Not All Insects Get Eaten When on Spider Webs--Some Can Manage to Steal Food in There!

Khryss | Published 2017-11-15 08:06

Like these freeloading mites!

Yes, a newly-discovered mite showed a peculiar way of living: living on spider webs and stealing food. This is actually a first!

In Brazil’s Lapa Nova cave, Leopoldo Ferreira de Oliveira Bernardi at the Federal University of Lavras in Minas Gerais first found live mites dotting a spider web. This relationship sparked his curiosity. Moreover, after finding the same thing in differen cave, he did  little experiment. He placed a live cave moth (bait) on a mites-infested spider web. Of course, the arachnid had to attack the moth as soon as possible then eat it.

However, he couldn't believe his eyes after: in the next 5 to 40 minutes, the scattered mites gathered in one whole group to eat the moth. These mites have been recently named as Callidosoma cassiculophylla: “cassiculus” means “spider web” and “phylla” means “friend”.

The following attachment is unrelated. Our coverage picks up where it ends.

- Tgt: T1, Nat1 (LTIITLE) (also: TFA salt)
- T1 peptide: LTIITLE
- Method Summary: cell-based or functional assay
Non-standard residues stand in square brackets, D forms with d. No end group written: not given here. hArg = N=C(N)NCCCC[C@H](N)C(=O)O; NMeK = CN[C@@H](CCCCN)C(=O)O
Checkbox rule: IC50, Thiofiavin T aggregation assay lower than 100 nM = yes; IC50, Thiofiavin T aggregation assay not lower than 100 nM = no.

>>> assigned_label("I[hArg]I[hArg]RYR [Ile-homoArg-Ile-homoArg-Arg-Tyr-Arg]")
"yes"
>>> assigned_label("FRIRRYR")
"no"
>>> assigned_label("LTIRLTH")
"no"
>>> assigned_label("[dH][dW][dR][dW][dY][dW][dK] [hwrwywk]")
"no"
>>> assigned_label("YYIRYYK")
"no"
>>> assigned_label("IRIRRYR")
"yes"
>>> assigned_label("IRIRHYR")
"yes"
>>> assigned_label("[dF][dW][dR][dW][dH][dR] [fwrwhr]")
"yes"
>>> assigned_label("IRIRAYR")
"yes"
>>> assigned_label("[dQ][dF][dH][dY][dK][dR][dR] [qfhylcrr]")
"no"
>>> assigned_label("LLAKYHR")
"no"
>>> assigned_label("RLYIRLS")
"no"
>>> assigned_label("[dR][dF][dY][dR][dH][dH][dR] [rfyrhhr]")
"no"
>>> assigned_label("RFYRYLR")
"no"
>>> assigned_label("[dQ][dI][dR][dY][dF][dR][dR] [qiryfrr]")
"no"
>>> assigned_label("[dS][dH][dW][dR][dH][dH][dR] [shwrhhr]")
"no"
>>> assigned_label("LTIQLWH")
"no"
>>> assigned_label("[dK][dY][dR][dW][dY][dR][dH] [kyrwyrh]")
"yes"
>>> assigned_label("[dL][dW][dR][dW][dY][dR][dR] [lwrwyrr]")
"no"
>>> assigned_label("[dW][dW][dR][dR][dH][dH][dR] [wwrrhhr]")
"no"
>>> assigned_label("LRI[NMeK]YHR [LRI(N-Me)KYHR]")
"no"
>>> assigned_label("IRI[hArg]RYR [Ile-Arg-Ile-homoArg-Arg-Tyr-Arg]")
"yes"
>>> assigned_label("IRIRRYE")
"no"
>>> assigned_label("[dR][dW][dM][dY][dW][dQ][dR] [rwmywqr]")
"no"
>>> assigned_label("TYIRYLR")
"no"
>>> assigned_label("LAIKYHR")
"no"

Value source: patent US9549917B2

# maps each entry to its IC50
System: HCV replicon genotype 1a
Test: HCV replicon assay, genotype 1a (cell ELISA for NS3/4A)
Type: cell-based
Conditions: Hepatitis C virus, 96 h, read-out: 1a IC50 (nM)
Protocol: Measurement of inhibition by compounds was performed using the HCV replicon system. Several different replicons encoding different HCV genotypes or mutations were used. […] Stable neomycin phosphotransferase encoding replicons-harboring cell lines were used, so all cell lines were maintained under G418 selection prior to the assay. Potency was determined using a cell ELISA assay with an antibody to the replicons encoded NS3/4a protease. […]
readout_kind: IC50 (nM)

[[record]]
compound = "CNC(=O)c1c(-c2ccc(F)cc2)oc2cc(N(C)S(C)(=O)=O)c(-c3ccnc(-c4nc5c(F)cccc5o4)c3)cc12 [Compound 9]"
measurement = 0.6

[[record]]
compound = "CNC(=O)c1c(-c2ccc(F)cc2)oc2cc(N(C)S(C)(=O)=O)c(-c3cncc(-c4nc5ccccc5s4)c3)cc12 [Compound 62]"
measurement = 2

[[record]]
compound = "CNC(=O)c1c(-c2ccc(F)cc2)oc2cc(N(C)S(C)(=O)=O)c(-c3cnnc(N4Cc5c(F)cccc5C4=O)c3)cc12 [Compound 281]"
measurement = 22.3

“Spiders and their webs are predictable sources of food, and many animals regularly exploit this resource,” says zoologist Lidianne Salvatierra at the National Institute of Amazonian Research in Manaus, Brazil. “These ‘thieves’ are specialised spiders, scorpion flies, flies, plant bugs, gnats and also hummingbirds.” But, again, this is the first one wherein mites are observed to do the same.

 “The fact that the mites involved in the relationship are adult is interesting,” says Robert Pape at the University of Arizona Insect Collection. “In this regard, Callidosoma cassiculophylla is unusual.”

And these mites aren't playing; they won't eat scraps! That is, they'll only devour spider’s freshly-killed prey and not scavenge. Ready for another surprise?

The spider seemed so unbothered at all! No, not annoyed at all with these freeloaders! No signs of aggression were actually observed. “I saw a mite walk under the spider’s legs and nothing happened,” says Bernardi.

 “The mites are too small to be useful prey for the spiders, and are not large enough to be a potential predator,” says Pape. “I suspect the spiders are not adversely affected by the small amount of nutrients consumed by the mites.”

Spiders and mites, not a very good combination, is it?

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